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Finding the diferencial function of a moving particle

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  1. Nov 9, 2015 #1
    1. The problem statement, all variables and given/known data
    A particle is moving in a liquid ##a=-kv## when ##k## is a constant, if a constant force is being apply on the particle ##a=-kv+\frac{F}{m}##.
    1. for the formula thats include the force, find the diferencial function where ##v## will appear in it explicitly, ad its derivites
    2. define a new variable ##U=v-\frac{F}{mk}## and substitute in place of ##v## that is in the diferencial function.
    3. guess a solution in the form of ##U=AE^{-Bt}## where A and B are contestants, find B that for it the equation is true
    4. find A and when the velocity at ##t=0## is 0
    5.find ##x(t)## when ##x(t=0)=0##
    6. according to the result on 4, what will be the velocity of the particle when ##t\rightarrow \infty##
    2. Relevant equations
    ##a=-kv##
    ##x+x_o+v_0t+\frac{at^2}{2}##

    3. The attempt at a solution
    1. I should be looking for the functions which its derivites is ##a=-kv+\frac{F}{m}## so ##v=-kvt+ frac{Ft}{m}##
    And ##x=x_0+\frac{kvt^2}{2}+\frac{Ft^2}{2m}##?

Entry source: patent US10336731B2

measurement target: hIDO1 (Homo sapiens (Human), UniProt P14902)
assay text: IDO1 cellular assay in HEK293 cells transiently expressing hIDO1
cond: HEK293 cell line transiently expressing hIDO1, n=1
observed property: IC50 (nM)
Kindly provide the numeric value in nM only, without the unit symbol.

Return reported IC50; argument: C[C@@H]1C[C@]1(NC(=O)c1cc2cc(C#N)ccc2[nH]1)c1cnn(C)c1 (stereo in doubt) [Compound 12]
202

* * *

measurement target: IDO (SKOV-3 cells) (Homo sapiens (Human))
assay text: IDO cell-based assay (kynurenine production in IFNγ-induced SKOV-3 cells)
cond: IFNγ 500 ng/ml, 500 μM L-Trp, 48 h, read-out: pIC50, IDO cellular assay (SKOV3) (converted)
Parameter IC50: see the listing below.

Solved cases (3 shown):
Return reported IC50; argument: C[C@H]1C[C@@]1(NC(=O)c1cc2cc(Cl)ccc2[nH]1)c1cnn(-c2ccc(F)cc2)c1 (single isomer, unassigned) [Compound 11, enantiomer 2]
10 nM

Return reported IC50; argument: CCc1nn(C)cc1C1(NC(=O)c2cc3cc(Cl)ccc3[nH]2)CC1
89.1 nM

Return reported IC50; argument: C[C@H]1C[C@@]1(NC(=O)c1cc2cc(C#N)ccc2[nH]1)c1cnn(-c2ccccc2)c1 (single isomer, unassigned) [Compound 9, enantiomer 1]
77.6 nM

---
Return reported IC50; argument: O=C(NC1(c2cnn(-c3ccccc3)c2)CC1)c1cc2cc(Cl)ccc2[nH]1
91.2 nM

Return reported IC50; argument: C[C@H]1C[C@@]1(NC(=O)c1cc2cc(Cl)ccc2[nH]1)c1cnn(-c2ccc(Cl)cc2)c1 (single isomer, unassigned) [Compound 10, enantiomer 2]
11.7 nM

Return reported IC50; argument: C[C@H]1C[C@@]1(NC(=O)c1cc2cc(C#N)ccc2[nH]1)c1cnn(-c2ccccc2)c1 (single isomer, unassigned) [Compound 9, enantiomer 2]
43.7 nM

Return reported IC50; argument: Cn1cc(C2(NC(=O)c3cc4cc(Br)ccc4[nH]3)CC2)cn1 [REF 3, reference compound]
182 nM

2.##x=x_0+\frac{k*(v-\frac{F}{mk})*t^2}{2}+\frac{Ft^2}{2m}##

    Are 1 and 2 are correct?
     
  2. jcsd
  3. Nov 9, 2015 #2
    what is a
     
  4. Nov 9, 2015 #3
    a Is the acceleration
     
  5. Nov 9, 2015 #4
    Statement of the question is in a clumsy language and confusing. Moment we say a particle is moving with a = -kv, means force is acting on it = ma = -mkv. and this is a velocity dependent force. Now if additional constant force is applied, we have new acceleration a' given by
    ma' = F - kmv or
    a' = d²x/dt² = (F/m) - k(dx/dt), because we want an expression with v and dv/dt, we have
    dv/dt = (F/m) - kv
    Your very first step is wrong. Integral of kv is not kvt because v is not a constant but function of t in general in both cases when F = or F is non-zero.. The rest thing you try using your mathematical skills related to integral calculus.
     
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